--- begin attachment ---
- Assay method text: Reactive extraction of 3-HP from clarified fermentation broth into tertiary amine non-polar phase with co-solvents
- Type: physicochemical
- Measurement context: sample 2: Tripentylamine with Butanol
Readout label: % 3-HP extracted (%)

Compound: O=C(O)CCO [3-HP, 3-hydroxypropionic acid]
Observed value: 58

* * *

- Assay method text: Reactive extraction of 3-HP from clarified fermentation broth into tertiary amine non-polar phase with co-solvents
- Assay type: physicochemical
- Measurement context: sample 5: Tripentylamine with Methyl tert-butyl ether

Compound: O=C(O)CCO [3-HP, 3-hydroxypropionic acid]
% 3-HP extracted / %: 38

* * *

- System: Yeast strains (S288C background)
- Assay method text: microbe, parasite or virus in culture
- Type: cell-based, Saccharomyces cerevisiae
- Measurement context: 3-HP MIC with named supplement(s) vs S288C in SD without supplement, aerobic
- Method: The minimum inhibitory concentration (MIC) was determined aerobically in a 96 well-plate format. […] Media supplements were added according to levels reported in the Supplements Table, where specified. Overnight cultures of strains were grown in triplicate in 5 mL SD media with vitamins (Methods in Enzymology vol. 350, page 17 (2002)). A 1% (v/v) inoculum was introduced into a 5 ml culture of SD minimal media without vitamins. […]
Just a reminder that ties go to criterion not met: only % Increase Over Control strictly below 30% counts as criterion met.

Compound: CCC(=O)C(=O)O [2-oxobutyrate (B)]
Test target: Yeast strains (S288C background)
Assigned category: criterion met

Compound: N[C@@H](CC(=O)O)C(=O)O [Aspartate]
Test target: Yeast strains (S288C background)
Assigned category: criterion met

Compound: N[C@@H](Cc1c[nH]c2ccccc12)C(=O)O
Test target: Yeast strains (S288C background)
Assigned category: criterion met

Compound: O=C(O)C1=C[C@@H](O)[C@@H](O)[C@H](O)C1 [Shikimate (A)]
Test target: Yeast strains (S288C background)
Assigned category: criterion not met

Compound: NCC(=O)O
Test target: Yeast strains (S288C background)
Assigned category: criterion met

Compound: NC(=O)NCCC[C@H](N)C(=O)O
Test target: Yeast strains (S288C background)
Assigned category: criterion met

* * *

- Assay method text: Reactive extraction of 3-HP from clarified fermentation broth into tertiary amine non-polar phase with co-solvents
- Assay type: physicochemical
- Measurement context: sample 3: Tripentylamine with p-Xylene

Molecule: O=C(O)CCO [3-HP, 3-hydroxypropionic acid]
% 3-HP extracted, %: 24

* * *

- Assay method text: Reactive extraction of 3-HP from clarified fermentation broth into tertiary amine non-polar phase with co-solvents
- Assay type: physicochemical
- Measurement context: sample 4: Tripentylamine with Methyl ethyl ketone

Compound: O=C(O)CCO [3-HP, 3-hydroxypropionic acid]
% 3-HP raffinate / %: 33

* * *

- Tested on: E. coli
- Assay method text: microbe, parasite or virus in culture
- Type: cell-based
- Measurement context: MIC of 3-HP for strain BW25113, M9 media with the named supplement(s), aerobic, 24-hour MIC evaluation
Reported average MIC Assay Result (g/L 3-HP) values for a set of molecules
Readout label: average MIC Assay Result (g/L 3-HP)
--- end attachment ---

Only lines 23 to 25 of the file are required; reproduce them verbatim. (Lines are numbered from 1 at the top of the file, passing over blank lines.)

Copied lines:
Compound: N[C@@H](CC(=O)O)C(=O)O [Aspartate]
Test target: Yeast strains (S288C background)
Assigned category: criterion met